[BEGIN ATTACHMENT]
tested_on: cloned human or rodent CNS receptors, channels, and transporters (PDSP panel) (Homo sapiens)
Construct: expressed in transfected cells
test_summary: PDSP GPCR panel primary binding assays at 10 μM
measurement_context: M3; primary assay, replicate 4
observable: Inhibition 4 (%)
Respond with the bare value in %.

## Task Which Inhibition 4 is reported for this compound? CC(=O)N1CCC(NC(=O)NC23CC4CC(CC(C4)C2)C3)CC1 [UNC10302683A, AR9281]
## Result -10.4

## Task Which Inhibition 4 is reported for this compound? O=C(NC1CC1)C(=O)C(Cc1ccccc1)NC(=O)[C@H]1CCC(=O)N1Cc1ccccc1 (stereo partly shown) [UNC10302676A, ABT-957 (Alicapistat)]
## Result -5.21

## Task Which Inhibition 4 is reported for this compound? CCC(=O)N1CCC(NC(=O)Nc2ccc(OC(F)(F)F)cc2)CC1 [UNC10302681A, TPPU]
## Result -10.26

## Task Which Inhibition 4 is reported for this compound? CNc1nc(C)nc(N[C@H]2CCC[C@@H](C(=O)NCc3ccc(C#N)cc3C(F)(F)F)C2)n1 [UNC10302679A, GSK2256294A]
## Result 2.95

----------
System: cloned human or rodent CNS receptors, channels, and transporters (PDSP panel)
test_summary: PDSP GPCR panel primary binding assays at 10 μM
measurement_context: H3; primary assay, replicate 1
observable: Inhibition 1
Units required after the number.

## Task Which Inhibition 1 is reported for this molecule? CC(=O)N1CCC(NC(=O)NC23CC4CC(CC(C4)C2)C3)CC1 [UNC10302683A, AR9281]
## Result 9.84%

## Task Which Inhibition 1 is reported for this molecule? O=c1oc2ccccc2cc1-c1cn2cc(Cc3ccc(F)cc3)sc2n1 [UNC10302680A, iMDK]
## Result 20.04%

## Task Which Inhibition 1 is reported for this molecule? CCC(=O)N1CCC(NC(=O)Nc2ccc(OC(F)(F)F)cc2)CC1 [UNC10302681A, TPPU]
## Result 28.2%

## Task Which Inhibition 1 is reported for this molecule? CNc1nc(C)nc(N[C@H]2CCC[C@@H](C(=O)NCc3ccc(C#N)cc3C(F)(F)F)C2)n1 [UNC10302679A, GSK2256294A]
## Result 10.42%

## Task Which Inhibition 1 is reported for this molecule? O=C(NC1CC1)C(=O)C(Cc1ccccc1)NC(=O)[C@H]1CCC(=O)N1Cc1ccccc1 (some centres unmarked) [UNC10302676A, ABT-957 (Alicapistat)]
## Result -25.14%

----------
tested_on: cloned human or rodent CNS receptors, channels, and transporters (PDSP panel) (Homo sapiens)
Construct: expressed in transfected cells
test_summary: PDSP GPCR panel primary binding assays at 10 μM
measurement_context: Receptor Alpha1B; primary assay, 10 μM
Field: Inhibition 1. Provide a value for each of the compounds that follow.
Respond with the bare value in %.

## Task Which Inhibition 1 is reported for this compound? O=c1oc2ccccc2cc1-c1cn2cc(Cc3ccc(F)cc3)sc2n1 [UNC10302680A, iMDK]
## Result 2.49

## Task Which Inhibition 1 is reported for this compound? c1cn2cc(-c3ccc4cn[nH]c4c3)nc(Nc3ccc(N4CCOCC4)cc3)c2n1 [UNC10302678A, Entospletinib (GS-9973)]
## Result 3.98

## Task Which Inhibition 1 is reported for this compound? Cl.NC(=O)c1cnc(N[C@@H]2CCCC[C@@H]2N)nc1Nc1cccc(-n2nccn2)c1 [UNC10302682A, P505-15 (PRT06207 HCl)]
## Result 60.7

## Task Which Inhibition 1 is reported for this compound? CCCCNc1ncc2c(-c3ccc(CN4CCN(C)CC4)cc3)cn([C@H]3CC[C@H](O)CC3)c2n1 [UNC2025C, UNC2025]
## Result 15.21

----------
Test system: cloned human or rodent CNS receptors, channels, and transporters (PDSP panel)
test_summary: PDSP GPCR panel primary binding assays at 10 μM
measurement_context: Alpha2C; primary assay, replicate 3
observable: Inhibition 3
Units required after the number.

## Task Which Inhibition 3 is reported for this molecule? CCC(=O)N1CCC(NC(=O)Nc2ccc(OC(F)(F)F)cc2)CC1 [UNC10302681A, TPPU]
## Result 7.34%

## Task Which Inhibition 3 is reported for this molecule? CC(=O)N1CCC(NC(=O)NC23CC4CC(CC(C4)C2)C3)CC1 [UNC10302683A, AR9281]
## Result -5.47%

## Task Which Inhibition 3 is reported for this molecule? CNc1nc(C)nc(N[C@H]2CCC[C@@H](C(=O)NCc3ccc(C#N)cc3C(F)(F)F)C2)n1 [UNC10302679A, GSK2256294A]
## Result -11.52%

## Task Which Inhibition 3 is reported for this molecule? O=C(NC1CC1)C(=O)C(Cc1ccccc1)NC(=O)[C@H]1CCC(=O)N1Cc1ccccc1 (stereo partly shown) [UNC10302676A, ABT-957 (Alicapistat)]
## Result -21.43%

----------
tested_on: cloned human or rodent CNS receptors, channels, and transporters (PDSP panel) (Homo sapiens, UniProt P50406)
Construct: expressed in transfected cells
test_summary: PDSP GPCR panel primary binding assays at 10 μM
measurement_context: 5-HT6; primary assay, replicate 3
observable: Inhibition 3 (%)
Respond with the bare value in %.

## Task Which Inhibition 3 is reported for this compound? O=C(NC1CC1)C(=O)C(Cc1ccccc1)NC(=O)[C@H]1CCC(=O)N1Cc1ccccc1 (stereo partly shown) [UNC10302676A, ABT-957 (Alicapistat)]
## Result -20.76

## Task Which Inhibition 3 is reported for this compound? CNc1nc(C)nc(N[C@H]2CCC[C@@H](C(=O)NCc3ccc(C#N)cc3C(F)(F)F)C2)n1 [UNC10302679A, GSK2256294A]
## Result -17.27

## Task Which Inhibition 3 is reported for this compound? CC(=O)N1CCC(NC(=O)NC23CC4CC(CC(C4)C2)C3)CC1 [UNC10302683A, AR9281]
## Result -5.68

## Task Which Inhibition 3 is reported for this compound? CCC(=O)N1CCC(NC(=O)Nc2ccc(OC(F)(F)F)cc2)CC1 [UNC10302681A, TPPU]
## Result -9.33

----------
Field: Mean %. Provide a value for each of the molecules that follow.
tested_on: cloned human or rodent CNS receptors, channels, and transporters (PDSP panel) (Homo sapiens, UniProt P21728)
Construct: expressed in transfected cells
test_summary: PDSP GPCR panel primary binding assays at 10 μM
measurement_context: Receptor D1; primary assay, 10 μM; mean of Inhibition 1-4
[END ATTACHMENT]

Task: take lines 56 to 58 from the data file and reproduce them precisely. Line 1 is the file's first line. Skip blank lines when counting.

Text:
## Task Which Inhibition 3 is reported for this molecule? CNc1nc(C)nc(N[C@H]2CCC[C@@H](C(=O)NCc3ccc(C#N)cc3C(F)(F)F)C2)n1 [UNC10302679A, GSK2256294A]
## Result -11.52%

## Task Which Inhibition 3 is reported for this molecule? O=C(NC1CC1)C(=O)C(Cc1ccccc1)NC(=O)[C@H]1CCC(=O)N1Cc1ccccc1 (stereo partly shown) [UNC10302676A, ABT-957 (Alicapistat)]